Football agent Peter Harrison 'behind club takeover'
The man behind a takeover of a Belgian football club which became insolvent and left young players hungry and homeless was a well-known North East football agent, the BBC found.
Peter Harrison was the public face of Olympic Charleroi's takeover in 2010.
The club went into administration with bills unpaid and players without wages.
Rules of football governing body Fifa state an agent cannot take a role at a club, but Mr Harrison's lawyers said he had no official role there.
The BBC's Inside Out obtained documents which outline plans to use Olympic Charleroi as a feeder club to import and develop promising players to then sell on.
Mr Harrison, from Northumberland, used his contacts as a football agent to attract players from 11 countries including Japan, Australia, Madagascar and Ghana to the club.
Once in Belgium players are able to apply for EC citizenship, removing the need for work permits before transferring to bigger clubs around Europe.
Mr Harrison, whose licence was revoked by the Football Association (FA) earlier this year, appeared on Belgian TV outlining his plans for the club and was described as the "general manager" by the club's secretary and the "president" by the team coach.
Football writer Ryan McKnight, editor of FC Business Magazine, said this kind of operation contravened Fifa rules.
They state that an applicant for a players' agent licence may not hold a position at a club.
He said: "The rules are clear cut. You can't have a position in a working capacity - anything official with a club - you simply can't be that person if you are a licensed agent.
"It's black and white. There is a huge conflict of interest if you become the buyer and the seller."
Olympic Charleroi became insolvent owing hundreds of thousands of euros to suppliers, including a restaurant and hotel chain. Players and club staff were left without wages.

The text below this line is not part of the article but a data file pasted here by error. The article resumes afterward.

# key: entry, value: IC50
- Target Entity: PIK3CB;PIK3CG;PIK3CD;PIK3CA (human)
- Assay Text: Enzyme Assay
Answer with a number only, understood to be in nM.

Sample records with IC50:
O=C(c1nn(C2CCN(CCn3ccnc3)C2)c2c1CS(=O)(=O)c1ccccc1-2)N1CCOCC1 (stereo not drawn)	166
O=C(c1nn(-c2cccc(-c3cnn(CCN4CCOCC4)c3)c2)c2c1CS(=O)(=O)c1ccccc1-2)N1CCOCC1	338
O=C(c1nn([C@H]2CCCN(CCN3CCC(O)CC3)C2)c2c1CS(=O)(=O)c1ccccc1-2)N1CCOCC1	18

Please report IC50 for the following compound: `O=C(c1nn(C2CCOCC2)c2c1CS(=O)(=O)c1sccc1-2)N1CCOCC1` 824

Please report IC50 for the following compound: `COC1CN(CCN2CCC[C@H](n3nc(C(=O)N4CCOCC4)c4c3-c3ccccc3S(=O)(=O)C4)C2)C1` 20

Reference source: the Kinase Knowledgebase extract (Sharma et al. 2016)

Jonny Rowell was one of the English players who was persuaded to join the team and described the situation some of the players from Africa were left in.
He said: "They had nothing left... they would often come asking for a bottle of water, some coins to buy something from the shop.
"They couldn't afford their bills so they had no electricity... nothing. The supporters used to buy them food and do their shopping."
An FA spokesman said it was not made aware of Mr Harrison's involvement with Olympic but it was very disappointed to hear of any club that had experienced severe financial distress where players had not been paid what they were due.
The FA revoked Mr Harrison's agents licence in June, although it refused to reveal why.
A well-placed FA source told the BBC the revocation was because Mr Harrison's financial background was deemed "inappropriate".
Mr Harrison declined to be interviewed by the BBC. His lawyers described him simply as an "ambassador" for Olympic who merely "encouraged" players to sign.
They denied Mr Harrison was in breach of Fifa rules, as he had no official role with Olympic Charleroi.
Mr Harrison maintained that although he had spent 300,000 euros on Olympic he had earned nothing from the club.
Six years ago Mr Harrison appeared in a Panorama programme when he was filmed by undercover journalists appearing to boast of paying bungs to managers.
At the time he denied being a corrupt agent and said he was just engaging in pub gossip and banter.
Olympic Charleroi, which was founded in 1912, has now been taken over by a new backer. They played in the Belgian third division at the time but are now in the fourth division.
Watch more on this story on Inside Out North East and Cumbria, BBC One, 19:30 GMT, Monday 12 November.